Wednesday, October 16, 2019

High School Robotics Class Prepares Students for Careers and More

RADFORD, Va. (WDBJ7)— Radford City Schools continue to expand their robotics and STEM classes throughout the district. Now, thanks to another $50,000 grant, their students are more prepared for technology-driven careers and real-life collaboration after high school.

It might look like fun and games, but even the crashing is part of the robotics classes at Radford High School.

“We’ve ended up being able to promote some really good 21st century opportunities in robotics,” said Superintendent Rob Graham.

The students are now being exposed to coding as early as kindergarten, and intermediate students are taking a full course to prepare for robotics classes.
“We’ve started our middle school students who are interested in that so they can move on and become part of that robotics team and continue to have the good successes that we’ve already seen,” Graham said.

The course for middle school students started this academic year.

Robotics has been part of the school’s curriculum for about three years now. Each year, they were able to obtain this grant that promotes Virginia’s 5 C’s: critical thinking, creative thinking, collaboration, communication and citizenship. Graham said they have studied other robotics programs around the world to figure out what is best for Radford’s students because of these grants.
Graham said the foundation of this knowledge needs to start as early as possible. That’s why they have been so competitive with other area teams that have had these types of courses in their curriculum for so long.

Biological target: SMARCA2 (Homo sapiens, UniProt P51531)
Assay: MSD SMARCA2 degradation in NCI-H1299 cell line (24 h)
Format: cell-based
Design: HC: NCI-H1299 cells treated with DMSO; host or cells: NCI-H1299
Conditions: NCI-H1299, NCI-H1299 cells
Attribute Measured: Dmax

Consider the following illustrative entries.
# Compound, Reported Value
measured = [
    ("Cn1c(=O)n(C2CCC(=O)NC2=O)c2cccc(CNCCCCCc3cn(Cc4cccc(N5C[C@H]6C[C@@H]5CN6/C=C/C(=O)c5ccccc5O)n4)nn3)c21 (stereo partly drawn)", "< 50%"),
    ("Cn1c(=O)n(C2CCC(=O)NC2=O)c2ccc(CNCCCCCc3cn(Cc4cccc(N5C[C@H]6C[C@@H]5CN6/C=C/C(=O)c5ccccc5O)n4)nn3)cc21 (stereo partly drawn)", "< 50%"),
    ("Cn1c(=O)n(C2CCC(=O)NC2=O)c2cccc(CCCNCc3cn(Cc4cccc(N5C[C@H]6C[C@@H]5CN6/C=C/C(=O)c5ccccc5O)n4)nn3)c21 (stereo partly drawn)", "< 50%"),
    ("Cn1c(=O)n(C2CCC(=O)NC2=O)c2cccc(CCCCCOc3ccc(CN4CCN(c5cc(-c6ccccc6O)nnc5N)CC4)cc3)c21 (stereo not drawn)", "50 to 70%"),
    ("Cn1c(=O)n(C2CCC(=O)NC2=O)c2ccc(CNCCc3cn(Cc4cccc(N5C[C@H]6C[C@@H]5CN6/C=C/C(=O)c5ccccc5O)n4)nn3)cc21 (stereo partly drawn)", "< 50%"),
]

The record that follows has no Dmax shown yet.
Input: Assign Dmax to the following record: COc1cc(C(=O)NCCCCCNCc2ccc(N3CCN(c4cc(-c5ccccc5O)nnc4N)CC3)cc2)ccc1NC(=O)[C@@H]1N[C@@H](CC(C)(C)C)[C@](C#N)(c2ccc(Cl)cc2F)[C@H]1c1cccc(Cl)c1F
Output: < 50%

“We feel like as students start moving into the high school now that we’ve integrated this and implemented this into the high school and middle school that we’re going to really have a strong program and have a lot of interest,” Graham said.

Each year, the team has gone far. They qualified for state twice.
This year, they have a Star Wars theme and the group plans to design the Death Star. The objective is to use a robot to build a skyscraper with it, but the students said the challenge is getting the blocks to stack on the foundation.

Senior Gavin Lyman is helping to design the arm that will make it possible.
“We need to put a capstone at the top of them in order to get more points, and right now, that’s a little bit hard,” he said.

Although Lyman is designing this feature, it takes everyone to make the magic happen.
“You need to speak with your teammates and actually get things done and know what each person’s doing on the team so you can just keep up with everything,” said senior Micah Collins.
This is a collaboration that helps them get ready for the real world.

“It’s not a test, it’s actually doing these types of things, so our teachers not only here in computer science, but even in math and English and the core subjects, we’re seeing a lot more interaction,” Graham said.

“I just like everything about it. It’s just fun, especially getting with your teammates that you might or might not have been friends with before,” Collins said.
The first competition for the students is on Dec. 7.

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